In Very Little Helps, Banksy critiques the spread of mega-corporations, which can harm local communities. Banksy flag reminds us that, like a nation-state, capitalism has a territorial grip on our lives. The title plays on Tesco's slogan, "Every Little Helps" to mount a direct attack on capitalism’s insincerity.
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Also known as Tesco Flag, Banksy’s 2008 screen print Very Little Helps subverts the motto and logo of major British supermarket chain, Tesco. In the image, a group of three children are depicted surrounding a flagpole; but instead of raising a flag to full-mast, they raise a Tesco-branded plastic carrier bag. With their hands held to their hearts, the group pledge their allegiance to this ubiquitous symbol of capitalism.
A cutting reference to Tesco’s famous slogan - ‘Every Little Helps’ - this Banksy work seems to denounce the widespread presence of the supermarket chain on Britain's high streets, a ubiquity that the artist sees as central to driving out diversity and independence. The choice of the flag motif also appears to emphasise a criticism of corporations that sees them likened to 'new nation states' - enormous, amorphous entitities with far-reaching political and social clout.
Originally painted as an in situ mural in London, Very Little Helps soon became the subject of much public and media attention. This subsequently led to the artwork being vandalised - which then provoked further discussion on the distinctions between 'street art' and 'graffiti'. After the work was partially damaged - its 'Tesco flag' painted over and replaced with a tag from rival artist King Robbo - the work was placed under perspex.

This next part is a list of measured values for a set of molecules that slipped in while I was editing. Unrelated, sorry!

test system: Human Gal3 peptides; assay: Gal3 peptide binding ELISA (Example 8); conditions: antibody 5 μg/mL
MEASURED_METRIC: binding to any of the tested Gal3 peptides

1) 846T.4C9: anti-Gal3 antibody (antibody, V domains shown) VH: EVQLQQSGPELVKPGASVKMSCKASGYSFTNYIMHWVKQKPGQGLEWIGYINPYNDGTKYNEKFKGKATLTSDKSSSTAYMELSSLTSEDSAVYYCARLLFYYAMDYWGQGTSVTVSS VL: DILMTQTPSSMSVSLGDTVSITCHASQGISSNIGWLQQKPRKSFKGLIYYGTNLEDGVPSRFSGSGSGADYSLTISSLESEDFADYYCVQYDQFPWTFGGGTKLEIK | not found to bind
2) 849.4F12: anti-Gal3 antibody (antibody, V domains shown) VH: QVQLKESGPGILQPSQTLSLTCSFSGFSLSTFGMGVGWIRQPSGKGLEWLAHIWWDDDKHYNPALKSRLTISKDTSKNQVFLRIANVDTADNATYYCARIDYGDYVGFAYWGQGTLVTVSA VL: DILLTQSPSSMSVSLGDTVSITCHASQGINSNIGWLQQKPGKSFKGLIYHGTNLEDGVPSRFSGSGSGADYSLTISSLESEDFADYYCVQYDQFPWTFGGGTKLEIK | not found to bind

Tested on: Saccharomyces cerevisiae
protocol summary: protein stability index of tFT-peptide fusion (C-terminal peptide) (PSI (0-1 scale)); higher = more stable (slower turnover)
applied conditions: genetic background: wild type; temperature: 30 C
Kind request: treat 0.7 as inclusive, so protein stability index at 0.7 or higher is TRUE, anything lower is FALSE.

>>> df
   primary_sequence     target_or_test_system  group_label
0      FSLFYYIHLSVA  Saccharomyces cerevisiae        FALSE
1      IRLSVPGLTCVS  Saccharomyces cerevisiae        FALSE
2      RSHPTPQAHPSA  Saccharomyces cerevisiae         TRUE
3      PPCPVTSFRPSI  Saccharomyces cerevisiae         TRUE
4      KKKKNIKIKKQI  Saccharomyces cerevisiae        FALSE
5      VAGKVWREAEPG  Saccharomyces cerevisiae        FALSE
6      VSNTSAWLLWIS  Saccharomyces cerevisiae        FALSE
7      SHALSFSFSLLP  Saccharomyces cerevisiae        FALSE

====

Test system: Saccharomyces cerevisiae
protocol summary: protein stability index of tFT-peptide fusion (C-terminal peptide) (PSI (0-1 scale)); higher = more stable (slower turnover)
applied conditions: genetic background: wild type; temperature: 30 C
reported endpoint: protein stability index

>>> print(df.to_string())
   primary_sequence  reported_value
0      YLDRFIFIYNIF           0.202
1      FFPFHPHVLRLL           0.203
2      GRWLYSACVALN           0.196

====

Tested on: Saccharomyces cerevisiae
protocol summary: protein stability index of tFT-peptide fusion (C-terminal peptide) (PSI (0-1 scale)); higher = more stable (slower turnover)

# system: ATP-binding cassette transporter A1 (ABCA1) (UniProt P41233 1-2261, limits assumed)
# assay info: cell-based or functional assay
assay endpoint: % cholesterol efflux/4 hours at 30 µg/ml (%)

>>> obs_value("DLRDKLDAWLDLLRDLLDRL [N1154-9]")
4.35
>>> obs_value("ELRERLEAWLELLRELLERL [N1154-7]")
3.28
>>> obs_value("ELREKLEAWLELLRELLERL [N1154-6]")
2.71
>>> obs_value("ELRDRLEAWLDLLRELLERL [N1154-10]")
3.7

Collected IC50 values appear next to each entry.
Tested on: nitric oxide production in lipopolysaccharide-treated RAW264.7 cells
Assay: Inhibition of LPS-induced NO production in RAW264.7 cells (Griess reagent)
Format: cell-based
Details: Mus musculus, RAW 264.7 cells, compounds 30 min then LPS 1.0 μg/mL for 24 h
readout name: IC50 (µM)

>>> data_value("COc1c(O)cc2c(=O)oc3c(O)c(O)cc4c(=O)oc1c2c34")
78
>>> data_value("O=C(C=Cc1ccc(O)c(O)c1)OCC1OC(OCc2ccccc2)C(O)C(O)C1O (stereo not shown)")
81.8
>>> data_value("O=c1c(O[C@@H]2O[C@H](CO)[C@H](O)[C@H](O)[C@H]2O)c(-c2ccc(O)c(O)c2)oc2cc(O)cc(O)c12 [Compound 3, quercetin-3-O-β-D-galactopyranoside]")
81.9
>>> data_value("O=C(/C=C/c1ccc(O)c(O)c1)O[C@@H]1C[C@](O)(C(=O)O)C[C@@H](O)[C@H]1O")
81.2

In 2008, Very Little Helps was released as a series of 299 signed prints. At Pictures on Wall's first and only 'open day', held on the 6th and 7th of December that year, these works were auctioned in a lottery. Other prizes up-for-grabs included a tour of the now-defunct printhouse, live printing sessions, and various graffiti activities. The Very Little Helps lottery raised £24,406.61; all proceeds were donated to Sightsavers, an international NGO and charity working to prevent avoidable blindness, and to promote equality for people with visual impairments and other disabilities.